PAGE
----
ALN logo; link to Arid Lands Newsletter home page No. 59, August 2007
What's so special about drylands?

About the cover image

Thumbnail of Rillito River in flood, Tucson, Arizona, July 2006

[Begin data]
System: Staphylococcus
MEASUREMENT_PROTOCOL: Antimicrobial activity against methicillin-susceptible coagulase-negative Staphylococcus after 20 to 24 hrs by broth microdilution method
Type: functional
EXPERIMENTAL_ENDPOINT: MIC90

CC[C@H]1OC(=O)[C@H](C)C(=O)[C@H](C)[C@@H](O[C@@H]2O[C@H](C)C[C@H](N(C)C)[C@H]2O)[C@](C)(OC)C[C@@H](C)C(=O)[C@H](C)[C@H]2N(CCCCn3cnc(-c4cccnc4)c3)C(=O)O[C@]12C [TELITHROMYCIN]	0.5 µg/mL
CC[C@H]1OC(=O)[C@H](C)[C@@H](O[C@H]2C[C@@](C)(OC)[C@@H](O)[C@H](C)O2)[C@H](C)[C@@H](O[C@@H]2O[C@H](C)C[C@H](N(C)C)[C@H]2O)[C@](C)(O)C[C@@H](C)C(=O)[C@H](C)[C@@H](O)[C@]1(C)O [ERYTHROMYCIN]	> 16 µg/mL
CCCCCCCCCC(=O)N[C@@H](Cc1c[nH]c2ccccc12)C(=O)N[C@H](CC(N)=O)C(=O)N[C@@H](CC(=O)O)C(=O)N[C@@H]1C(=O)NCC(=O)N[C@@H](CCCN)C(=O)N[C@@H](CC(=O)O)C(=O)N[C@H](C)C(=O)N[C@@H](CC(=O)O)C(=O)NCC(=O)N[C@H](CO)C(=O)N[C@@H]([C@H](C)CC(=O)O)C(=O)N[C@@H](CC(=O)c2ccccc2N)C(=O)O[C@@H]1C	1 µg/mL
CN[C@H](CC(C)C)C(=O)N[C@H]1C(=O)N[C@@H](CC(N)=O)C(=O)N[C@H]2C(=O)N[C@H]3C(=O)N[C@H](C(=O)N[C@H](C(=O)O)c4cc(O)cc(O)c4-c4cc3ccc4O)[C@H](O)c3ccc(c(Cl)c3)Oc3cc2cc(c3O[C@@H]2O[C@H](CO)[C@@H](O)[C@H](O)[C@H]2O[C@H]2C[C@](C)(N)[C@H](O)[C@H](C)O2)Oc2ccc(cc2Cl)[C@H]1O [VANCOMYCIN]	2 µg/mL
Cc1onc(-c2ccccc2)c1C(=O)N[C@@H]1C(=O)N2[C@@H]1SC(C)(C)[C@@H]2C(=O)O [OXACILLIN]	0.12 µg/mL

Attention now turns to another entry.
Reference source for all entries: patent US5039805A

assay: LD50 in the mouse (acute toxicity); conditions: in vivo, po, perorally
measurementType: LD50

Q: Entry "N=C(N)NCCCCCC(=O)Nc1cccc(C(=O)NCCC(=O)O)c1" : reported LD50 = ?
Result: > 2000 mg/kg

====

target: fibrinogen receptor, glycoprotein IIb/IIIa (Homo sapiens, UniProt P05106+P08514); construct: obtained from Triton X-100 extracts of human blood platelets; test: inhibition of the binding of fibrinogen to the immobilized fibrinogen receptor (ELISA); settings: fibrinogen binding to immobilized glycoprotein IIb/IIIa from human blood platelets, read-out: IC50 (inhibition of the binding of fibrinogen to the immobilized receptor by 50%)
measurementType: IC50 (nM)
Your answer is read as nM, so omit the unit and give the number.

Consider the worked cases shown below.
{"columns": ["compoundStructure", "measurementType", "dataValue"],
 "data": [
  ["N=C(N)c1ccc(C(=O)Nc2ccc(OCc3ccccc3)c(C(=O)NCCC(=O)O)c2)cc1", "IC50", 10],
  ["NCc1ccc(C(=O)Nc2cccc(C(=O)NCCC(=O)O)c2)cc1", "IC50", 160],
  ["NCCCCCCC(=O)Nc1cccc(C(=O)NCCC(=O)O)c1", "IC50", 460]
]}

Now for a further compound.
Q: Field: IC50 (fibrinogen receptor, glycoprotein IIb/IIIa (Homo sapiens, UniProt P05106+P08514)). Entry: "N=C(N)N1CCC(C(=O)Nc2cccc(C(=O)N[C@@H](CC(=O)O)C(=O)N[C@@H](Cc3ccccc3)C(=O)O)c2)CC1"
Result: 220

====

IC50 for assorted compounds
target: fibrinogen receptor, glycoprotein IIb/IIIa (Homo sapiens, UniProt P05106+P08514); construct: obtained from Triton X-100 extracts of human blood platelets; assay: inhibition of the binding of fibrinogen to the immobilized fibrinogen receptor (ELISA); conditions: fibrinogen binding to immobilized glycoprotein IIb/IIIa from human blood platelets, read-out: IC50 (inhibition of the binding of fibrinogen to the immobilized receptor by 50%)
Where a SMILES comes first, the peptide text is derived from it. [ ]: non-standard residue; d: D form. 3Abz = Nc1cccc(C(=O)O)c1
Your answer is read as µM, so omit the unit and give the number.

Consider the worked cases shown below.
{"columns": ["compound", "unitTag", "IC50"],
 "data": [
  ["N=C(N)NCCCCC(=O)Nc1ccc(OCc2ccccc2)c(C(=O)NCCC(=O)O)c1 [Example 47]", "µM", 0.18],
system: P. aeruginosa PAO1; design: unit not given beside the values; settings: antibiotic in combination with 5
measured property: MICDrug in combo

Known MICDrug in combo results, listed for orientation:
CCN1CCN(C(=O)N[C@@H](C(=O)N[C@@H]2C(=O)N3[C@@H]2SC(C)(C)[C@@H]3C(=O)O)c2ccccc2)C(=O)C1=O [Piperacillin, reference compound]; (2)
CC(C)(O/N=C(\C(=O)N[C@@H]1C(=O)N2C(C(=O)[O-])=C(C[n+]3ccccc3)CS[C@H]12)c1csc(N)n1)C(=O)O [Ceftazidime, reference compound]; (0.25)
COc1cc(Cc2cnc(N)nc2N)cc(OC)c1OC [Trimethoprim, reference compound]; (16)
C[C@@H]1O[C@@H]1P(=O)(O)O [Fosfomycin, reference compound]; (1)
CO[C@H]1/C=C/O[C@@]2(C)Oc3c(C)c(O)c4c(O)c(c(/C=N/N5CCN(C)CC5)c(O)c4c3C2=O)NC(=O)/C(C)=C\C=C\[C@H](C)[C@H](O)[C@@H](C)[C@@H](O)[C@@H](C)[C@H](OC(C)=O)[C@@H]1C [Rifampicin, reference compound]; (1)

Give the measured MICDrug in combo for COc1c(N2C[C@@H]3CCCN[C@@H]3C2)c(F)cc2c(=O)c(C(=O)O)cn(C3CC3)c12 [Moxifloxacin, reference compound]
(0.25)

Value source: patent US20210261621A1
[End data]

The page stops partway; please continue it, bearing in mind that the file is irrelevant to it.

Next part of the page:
This picture, from the article Where rivers run dry or ten feet high: Variation and predictability matter more than averages for desert ecosystems, by Mary Price and Nick Waser, is a perfect illustration of the kind of huge variations in water availability that characterize deserts everywhere. The Rillito "River" of Tucson, Arizona, is normally completely dry; in fact, it's a favorite location for Tucson residents to let their dogs run and play, or to go horseback riding. But when the summer rains come, such activities have to be put on hold. Not only can the rains be torrential, but once the ground becomes saturated, further rainfall can cause serious flooding and even flash floods. This picture is from July 2006, but the rains in July 2007 were equally extreme and dangerous: tragically, three people were swept away and drowned during flash floods in Tucson that month. Although visitors sometimes laugh at local road signs that say "do not enter when flooded" where there is not a drop of water in sight, these signs mean what they say!

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